Everybody said this was a good read, and it was. I love journalism books, and this was one of the truest to that form. In many ways, Kantor and Twohey had to make sure it was, that they crossed every ‘T’ and dotted every ‘I’ just so they didn’t leave themselves open to legal action, or worse, from the subjects of their investigation.
This isn’t a long book, but it packs a big punch. Twohey and Kantor are extremely detailed in documenting their investigation, how they tracked down sources and secured them, and how they ultimately broke the story of Harvey Weinstein’s trash behavior, his power trips and corruption, and the power he and those around him wielded in order to cover it up and keep the money machine going.
I read this book back in mid-July, but I actually just started reading Catch and Kill last night, so that’s providing a very strange comparison in my head right now. They are nominally about the same subject, but are very different. This book is very straightforward and journalistic, and it is very focused on the sources, humanizing them, and talking about how the two authors managed to get so many of the women to talk, even breaking NDA’s and payoffs in the process. They certainly experienced some of Weinstein’s skullduggery and weird threatening behavior, but they also were very careful, and had the support of the NY Times in their efforts.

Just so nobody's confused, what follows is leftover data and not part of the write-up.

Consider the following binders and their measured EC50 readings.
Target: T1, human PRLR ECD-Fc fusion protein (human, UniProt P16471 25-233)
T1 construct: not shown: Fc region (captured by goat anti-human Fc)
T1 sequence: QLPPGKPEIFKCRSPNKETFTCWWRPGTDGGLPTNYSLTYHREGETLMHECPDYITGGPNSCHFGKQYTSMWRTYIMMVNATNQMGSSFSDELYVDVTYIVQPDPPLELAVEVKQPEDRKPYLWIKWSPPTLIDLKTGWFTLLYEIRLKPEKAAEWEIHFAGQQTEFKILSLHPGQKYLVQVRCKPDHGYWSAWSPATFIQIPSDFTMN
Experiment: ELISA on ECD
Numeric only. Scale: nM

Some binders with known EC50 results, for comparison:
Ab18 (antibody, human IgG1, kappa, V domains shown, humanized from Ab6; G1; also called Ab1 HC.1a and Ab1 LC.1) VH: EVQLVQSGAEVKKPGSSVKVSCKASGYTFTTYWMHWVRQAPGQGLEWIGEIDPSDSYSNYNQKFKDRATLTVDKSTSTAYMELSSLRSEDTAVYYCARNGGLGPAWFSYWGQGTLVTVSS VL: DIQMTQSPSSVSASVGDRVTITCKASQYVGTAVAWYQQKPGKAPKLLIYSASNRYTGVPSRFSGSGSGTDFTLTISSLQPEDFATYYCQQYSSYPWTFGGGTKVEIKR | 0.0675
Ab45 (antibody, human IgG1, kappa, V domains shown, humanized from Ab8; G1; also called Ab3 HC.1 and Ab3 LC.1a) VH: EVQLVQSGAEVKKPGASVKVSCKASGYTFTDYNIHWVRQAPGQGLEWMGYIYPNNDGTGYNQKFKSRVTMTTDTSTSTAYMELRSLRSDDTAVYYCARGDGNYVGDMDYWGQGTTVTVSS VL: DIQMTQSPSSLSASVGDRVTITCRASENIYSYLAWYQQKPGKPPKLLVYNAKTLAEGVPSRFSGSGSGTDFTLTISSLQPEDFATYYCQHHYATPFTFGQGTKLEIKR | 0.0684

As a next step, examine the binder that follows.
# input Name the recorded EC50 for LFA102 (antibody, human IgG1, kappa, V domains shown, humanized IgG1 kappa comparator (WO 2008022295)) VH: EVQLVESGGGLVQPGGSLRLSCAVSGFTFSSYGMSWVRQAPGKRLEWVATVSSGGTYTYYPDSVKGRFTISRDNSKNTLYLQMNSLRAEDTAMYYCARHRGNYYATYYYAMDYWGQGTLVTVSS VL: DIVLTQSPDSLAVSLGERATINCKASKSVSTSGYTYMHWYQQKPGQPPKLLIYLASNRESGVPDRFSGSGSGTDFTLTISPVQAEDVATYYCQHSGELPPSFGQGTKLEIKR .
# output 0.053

One of the things that I enjoyed most about this book was the feeling of release and catharsis experienced by the women as they finally break their silence, and the sense of empathy you have for them, from low-level assistants all the way up to Gwyneth Paltrow, who takes a lot of hits in pop culture media for her privilege and her GOOPness, but who ultimately I think is a good person. Twohey and Kantor bring up the infamous jade vagina egg incident, and Paltrow’s reaction was genuine distress at being so slagged. When I heard about this product, I guess I assumed it was a cynical ploy on her part, but I don’t think it actually was. She was also so kind and empathetic as portrayed here, especially in the last chapter when she hosts a gathering of many of the survivors in her home. No matter how many times she is in a movie with Sebastian Stan but doesn’t know who he is (how could you not????), I think I will still like her.
Definitely check this one out if you have been waiting on it for some reason.